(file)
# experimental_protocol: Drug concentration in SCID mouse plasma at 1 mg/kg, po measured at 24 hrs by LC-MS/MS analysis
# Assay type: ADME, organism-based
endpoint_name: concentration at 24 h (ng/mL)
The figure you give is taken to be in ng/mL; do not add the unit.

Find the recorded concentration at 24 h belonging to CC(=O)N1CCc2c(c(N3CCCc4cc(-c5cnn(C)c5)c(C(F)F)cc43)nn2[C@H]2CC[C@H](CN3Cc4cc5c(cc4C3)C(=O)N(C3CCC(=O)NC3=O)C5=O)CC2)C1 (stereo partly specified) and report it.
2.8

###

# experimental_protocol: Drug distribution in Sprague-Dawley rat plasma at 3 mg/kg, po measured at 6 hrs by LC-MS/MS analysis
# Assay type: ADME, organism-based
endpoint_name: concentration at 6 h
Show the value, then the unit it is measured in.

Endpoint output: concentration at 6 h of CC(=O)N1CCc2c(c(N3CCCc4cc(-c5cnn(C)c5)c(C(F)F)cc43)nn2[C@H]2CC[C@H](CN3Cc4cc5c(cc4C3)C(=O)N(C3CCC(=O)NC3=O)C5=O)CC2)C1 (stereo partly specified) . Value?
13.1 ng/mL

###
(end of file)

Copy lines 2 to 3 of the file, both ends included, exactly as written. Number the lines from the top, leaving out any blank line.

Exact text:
# Assay type: ADME, organism-based
endpoint_name: concentration at 24 h (ng/mL)